About that time, Edith received a cellular telephone call from a former district manager of the check casher. Alex had trained Edith and other employees while serving as district manager. He had been fired from one of the check cashers’ branches before that store had been burglarized.
Edith received calls from Alex’s cellular telephone at 2:18 p.m. and at 6:01 p.m., despite having denied to one of the general managers that she stayed in contact with the former employee.
Cellular telephone records revealed that Alex’s New York-registered cellular telephone was in the store area when he made a call to Edith’s cellular telephone at 6:01 p.m. Someone using Alex’s Manhattan landline telephone called Edith’s cellular telephone at 7:38 p.m. and then called Alex’s cellular telephone at 7:53 p.m., which then was roughly 25 miles away from the store.
At 6:45 p.m., Edith printed the transactions list for the day, closed the safe, and sent a facsimile report to the main office. She punched out shortly after 7 p.m., telephoned one of the general managers, as she did at the end of every workday, to tell him that she was leaving the store, and activated the alarm system using her personal pass code. The general manager heard Edith enter her pass code because the buttons make a beeping sound when pressed. The alarm company recorded the alarm being set at 7:04:56 p.m.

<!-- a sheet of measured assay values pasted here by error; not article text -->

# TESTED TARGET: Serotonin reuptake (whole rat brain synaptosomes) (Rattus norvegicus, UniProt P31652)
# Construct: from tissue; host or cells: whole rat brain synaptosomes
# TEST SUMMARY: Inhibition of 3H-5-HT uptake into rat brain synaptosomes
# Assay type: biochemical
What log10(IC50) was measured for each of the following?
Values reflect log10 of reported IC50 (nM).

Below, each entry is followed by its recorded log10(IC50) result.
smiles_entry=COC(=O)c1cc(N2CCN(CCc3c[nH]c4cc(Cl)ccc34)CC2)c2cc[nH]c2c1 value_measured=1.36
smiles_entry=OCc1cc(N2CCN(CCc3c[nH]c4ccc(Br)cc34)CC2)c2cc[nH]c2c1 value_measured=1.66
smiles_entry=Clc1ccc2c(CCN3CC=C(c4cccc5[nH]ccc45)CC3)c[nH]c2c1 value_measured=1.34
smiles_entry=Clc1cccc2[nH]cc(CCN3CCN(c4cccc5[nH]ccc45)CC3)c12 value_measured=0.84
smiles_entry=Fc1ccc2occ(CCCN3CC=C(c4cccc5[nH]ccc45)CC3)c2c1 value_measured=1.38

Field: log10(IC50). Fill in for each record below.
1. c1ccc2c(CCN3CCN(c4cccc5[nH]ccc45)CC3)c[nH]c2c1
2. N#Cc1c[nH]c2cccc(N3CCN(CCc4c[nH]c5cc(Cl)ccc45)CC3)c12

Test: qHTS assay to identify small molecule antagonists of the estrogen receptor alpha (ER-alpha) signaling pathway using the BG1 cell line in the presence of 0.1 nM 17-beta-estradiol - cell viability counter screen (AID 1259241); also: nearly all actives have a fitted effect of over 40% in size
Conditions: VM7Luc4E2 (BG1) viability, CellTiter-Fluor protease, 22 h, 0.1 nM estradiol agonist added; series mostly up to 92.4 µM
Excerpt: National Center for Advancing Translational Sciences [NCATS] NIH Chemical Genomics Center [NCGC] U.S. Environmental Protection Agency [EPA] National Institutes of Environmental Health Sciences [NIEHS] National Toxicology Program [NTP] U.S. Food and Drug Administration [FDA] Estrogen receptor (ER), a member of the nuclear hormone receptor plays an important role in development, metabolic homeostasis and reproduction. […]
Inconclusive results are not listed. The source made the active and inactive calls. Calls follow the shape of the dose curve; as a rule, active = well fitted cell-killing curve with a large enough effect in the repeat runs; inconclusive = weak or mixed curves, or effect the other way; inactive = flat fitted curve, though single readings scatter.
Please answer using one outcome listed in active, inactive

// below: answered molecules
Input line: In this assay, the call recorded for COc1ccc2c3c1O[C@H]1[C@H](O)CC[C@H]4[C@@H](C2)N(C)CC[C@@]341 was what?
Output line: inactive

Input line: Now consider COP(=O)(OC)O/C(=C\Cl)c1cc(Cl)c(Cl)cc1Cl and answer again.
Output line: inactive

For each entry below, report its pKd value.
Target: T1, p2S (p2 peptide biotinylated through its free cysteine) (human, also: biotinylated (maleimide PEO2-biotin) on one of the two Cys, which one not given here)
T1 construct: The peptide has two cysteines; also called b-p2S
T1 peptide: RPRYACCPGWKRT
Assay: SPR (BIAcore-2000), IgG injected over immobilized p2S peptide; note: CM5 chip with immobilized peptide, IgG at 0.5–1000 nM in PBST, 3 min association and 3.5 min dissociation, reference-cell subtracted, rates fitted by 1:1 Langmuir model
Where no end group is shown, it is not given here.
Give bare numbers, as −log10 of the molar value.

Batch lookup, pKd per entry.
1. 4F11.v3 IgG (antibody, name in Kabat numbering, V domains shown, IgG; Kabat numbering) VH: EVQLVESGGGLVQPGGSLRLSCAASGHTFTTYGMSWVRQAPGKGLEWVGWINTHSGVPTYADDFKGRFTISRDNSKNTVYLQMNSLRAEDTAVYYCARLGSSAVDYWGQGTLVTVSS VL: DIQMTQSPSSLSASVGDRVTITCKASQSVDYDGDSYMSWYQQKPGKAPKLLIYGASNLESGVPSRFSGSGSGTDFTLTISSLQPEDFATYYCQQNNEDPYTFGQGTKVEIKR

At 7:33 p.m., the alarm company received notification that the alarm on the door to the safe had been triggered. A few seconds later, the motion sensor in the rear of the store was triggered, followed by the motion sensor in the front of the store, in the mantrap, and at the front door. All of this took about 12 seconds.
The alarm company notified the general managers, who were very concerned because the series of alarms indicated that the safe alarm was the first to have been triggered.
One of the general managers telephoned Edith and asked her to respond to the store immediately and to let in the police, which Edith agreed to do, explaining that she was nearby, behind the store, with her boyfriend. The general managers drove to the store.
The police found no evidence of forced entry, but the front door was opened. When Edith arrived, she let police into the secure areas using her key, where they discovered that the safe was open and the money was gone. The police noted that Edith did not appear surprised.
On April 5, 2005, the police arrested Edith for her role in the store burglary. Subsequently, the state charged her with accessory to larceny in the first degree, conspiracy to commit larceny in the first degree, and accessory to burglary in the third degree.